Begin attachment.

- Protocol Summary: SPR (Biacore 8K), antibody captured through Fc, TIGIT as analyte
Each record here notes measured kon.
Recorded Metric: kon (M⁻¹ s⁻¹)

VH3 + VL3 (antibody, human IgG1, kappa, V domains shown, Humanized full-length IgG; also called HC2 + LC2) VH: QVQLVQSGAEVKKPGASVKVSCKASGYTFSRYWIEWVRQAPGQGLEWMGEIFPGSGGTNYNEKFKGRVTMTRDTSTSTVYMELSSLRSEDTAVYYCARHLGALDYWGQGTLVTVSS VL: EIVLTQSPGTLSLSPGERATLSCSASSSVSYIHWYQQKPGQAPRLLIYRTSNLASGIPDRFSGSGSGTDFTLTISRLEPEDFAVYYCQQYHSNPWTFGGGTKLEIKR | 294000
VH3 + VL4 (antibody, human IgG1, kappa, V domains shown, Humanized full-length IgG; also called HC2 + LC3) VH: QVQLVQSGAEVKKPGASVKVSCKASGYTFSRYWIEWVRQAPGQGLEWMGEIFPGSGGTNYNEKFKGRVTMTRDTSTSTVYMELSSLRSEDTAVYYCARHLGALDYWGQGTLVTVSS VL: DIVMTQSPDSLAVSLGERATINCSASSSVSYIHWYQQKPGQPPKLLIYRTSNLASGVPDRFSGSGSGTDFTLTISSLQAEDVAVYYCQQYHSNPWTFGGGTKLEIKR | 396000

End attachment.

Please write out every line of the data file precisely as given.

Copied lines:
- Protocol Summary: SPR (Biacore 8K), antibody captured through Fc, TIGIT as analyte
Each record here notes measured kon.
Recorded Metric: kon (M⁻¹ s⁻¹)

VH3 + VL3 (antibody, human IgG1, kappa, V domains shown, Humanized full-length IgG; also called HC2 + LC2) VH: QVQLVQSGAEVKKPGASVKVSCKASGYTFSRYWIEWVRQAPGQGLEWMGEIFPGSGGTNYNEKFKGRVTMTRDTSTSTVYMELSSLRSEDTAVYYCARHLGALDYWGQGTLVTVSS VL: EIVLTQSPGTLSLSPGERATLSCSASSSVSYIHWYQQKPGQAPRLLIYRTSNLASGIPDRFSGSGSGTDFTLTISRLEPEDFAVYYCQQYHSNPWTFGGGTKLEIKR | 294000
VH3 + VL4 (antibody, human IgG1, kappa, V domains shown, Humanized full-length IgG; also called HC2 + LC3) VH: QVQLVQSGAEVKKPGASVKVSCKASGYTFSRYWIEWVRQAPGQGLEWMGEIFPGSGGTNYNEKFKGRVTMTRDTSTSTVYMELSSLRSEDTAVYYCARHLGALDYWGQGTLVTVSS VL: DIVMTQSPDSLAVSLGERATINCSASSSVSYIHWYQQKPGQPPKLLIYRTSNLASGVPDRFSGSGSGTDFTLTISSLQAEDVAVYYCQQYHSNPWTFGGGTKLEIKR | 396000